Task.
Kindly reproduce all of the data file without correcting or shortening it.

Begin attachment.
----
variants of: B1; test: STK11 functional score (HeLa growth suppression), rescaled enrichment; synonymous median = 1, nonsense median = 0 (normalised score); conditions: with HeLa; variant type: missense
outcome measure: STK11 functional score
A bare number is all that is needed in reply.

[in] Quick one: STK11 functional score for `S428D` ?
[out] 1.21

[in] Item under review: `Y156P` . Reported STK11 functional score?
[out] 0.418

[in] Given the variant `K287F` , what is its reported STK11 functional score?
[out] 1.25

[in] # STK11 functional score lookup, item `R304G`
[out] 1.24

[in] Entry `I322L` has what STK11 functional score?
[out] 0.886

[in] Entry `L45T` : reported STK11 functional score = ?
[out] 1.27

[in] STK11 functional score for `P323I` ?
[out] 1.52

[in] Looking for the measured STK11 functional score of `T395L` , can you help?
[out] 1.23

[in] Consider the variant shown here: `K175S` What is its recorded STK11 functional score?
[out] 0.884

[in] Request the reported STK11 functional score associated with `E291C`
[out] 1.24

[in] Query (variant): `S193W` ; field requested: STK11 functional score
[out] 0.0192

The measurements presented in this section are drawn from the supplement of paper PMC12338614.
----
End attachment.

variants of: B1; test: STK11 functional score (HeLa growth suppression), rescaled enrichment; synonymous median = 1, nonsense median = 0 (normalised score); conditions: with HeLa; variant type: missense
outcome measure: STK11 functional score
A bare number is all that is needed in reply.

[in] Quick one: STK11 functional score for `S428D` ?
[out] 1.21

[in] Item under review: `Y156P` . Reported STK11 functional score?
[out] 0.418

[in] Given the variant `K287F` , what is its reported STK11 functional score?
[out] 1.25

[in] # STK11 functional score lookup, item `R304G`
[out] 1.24

[in] Entry `I322L` has what STK11 functional score?
[out] 0.886

[in] Entry `L45T` : reported STK11 functional score = ?
[out] 1.27

[in] STK11 functional score for `P323I` ?
[out] 1.52

[in] Looking for the measured STK11 functional score of `T395L` , can you help?
[out] 1.23

[in] Consider the variant shown here: `K175S` What is its recorded STK11 functional score?
[out] 0.884

[in] Request the reported STK11 functional score associated with `E291C`
[out] 1.24

[in] Query (variant): `S193W` ; field requested: STK11 functional score
[out] 0.0192

The measurements presented in this section are drawn from the supplement of paper PMC12338614.